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action activity animal aphasia appear aroused association attention auditory awaken basilar membrane become bodily body brain called centres cerebellum cerebral chapter character ciliary muscle cochlea color condition consciousness corpora quadrigemina corpus callosum currents discharge discrimination effect effort emotion excited exist experience fact fear feeling felt fibres fornix give habit hand hear hemispheres idea imagination immediately impression impulse instinct intellectual interest matter means medulla oblongata membrane memory ment mental mind motion motor movement muscles muscular natural nerve nervous neural never object occipital lobes optic organ outer pain pass perceive perception person physiological present psychic psychology reaction reason reflex result retina scala tympani sciousness seems semicircular canals sensation sense sensible sensory simple skin sort sound specious present stimulus suppose tactile temporal lobe thalami things third ventricle thought tion touch visual volition Weber's law whilst whole words
Página 375 - My theory, on the contrary, is that the bodily changes follow directly the perception of the exciting fact, and that our feeling of the same changes as they occur is the emotion.
Página 147 - Seize the very first possible opportunity to act on every resolution you make, and on every emotional prompting you may experience in the direction of the habits you aspire to gain. It is not in the moment of their forming, but in the moment of their producing motor effects, that resolves and aspirations communicate the new "set
Página 150 - The drunken Rip Van Winkle, in Jefferson's play, excuses himself for every fresh dereliction by saying, "I won't count this time!" Well! he may not count it, and a kind Heaven may not count it; but it is being counted none the less. Down among his nerve cells and fibers the molecules are counting it, registering and storing it up to be used against him when the next temptation comes.
Página 405 - ... interest in each successive subject before its ebb has come, so that knowledge may be got and a habit of skill acquired — a headway ot interest, in short, secured, on which afterward the individual may float. There is a happy moment for fixing skill in drawing, for making boys collectors in natural history, and presently dissectors and botanists; then for initiating them into the harmonies of mechanics and the wonders of physical and chemical law.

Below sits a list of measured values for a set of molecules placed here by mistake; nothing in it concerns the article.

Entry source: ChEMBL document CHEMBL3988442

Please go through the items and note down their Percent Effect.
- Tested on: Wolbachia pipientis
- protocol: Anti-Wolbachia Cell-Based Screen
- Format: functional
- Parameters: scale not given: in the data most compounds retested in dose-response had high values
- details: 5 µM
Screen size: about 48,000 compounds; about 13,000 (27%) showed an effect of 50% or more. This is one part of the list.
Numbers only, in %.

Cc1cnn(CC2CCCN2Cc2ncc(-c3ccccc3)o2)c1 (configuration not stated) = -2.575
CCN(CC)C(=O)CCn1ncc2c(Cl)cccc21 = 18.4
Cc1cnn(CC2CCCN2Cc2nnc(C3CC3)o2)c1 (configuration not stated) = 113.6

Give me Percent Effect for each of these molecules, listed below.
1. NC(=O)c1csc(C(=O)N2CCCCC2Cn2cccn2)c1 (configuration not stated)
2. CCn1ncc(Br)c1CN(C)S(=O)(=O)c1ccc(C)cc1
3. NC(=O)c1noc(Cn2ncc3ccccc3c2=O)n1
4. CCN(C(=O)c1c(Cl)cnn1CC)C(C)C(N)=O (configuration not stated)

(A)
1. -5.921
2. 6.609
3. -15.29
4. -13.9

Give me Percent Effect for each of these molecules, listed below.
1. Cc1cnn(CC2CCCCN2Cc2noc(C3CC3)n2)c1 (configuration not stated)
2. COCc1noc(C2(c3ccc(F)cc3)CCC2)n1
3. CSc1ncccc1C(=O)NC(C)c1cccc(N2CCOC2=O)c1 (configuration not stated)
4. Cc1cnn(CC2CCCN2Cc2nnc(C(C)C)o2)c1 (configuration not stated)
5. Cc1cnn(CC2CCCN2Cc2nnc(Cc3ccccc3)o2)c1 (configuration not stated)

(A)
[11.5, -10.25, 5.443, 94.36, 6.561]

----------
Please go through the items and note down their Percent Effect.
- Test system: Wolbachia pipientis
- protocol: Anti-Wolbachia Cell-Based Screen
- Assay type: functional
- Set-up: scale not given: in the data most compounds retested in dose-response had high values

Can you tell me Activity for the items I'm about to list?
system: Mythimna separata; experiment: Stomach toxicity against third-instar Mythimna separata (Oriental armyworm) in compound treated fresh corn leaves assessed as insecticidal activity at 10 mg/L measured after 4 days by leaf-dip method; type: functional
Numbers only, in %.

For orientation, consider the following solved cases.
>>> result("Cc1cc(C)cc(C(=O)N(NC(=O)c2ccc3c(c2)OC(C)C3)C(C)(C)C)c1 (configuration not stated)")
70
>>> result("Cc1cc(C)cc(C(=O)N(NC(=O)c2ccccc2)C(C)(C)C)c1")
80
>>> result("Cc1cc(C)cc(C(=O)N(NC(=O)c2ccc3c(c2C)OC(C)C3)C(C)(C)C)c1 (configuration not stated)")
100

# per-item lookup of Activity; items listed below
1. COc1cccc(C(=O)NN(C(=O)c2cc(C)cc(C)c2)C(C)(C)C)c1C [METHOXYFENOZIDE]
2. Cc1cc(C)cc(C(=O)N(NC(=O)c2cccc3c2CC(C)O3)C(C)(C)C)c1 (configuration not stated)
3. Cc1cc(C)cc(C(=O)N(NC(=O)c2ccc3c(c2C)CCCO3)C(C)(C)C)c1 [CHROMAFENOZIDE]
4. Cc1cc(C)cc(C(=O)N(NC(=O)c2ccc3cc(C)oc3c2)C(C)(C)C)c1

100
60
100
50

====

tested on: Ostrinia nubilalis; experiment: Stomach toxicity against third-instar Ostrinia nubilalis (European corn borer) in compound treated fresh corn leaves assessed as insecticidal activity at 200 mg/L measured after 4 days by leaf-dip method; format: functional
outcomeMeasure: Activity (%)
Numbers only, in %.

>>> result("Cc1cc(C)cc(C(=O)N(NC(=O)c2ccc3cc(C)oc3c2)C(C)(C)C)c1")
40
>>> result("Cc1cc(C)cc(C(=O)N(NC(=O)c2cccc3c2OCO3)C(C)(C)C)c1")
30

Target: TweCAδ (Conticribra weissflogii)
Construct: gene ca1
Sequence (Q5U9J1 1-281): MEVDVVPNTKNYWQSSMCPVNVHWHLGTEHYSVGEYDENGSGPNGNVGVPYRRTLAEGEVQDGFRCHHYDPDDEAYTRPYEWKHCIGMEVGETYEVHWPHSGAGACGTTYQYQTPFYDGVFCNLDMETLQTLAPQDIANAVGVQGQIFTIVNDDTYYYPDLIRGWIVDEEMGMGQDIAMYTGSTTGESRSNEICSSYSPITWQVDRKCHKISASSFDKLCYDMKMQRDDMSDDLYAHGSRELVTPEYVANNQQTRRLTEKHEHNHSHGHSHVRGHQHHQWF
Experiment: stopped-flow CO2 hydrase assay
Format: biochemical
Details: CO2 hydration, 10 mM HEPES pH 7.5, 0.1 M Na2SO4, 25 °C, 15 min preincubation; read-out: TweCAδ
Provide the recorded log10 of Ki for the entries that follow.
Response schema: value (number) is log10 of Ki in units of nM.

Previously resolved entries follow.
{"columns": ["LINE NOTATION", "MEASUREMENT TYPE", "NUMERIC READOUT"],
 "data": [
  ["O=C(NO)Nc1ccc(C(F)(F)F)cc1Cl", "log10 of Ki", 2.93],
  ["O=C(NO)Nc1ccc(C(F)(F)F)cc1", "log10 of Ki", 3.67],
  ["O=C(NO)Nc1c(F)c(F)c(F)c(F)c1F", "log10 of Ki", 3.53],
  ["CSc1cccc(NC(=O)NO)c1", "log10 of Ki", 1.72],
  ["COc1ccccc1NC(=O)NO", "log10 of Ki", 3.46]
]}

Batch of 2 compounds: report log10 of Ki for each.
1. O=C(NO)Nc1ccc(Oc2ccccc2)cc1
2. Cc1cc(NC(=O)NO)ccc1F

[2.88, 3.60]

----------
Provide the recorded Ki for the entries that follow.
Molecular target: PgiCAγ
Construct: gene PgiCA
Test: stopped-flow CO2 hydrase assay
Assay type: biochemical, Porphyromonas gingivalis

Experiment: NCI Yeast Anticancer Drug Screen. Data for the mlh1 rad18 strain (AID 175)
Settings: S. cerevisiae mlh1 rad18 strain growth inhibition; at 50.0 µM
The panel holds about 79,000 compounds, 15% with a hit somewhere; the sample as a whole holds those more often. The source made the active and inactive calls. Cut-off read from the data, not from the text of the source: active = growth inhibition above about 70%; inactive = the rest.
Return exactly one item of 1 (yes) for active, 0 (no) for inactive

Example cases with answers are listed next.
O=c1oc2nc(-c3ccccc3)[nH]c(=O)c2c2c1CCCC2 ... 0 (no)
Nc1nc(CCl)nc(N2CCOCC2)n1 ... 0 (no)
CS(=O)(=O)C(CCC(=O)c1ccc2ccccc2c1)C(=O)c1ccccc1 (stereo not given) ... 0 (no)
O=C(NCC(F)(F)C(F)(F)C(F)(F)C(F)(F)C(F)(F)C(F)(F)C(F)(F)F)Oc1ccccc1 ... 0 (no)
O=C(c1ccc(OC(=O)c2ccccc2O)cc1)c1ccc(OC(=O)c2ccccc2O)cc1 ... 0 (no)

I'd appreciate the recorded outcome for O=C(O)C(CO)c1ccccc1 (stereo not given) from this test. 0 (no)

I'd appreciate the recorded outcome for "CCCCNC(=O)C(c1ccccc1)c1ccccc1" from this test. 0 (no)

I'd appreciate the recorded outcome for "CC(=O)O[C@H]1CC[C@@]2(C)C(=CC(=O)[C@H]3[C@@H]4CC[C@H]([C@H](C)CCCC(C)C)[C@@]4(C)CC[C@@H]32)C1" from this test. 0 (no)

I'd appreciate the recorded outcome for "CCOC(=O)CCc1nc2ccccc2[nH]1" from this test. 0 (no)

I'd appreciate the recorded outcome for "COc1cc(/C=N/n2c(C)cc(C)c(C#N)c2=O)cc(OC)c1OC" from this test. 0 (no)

Página 303 - If any man has the faculty of framing in his mind such an idea of a triangle as is here described, it is in vain to pretend to dispute him out of it, nor would I go about it. All I desire is, that the reader would fully and certainly inform himself whether he has such an idea or no.
Página 179 - But as the individuals who carry the images fall naturally into classes, we may practically say that he has as many different social selves as there are distinct groups of persons about whose opinion he cares.
Página 166 - Every definite image in the mind is steeped and dyed in the free water that flows round it. With it goes the sense of its relations, near and remote, the dying echo of whence it came to us, the dawning sense of whither it is to lead.
Página 147 - No matter how full a reservoir of maxims one may possess, and no matter how good one's sentiments may be, if one has not taken advantage of every concrete opportunity to act, one's character may remain entirely unaffected for the better. With mere good intentions, hell is proverbially paved. And this is an obvious consequence of the principles we have laid down. A "character...
Página 224 - There is no such thing as voluntary attention sustained for more than a few seconds at a time. What is called sustained voluntary attention is a repetition of successive efforts which bring back the topic to the mind.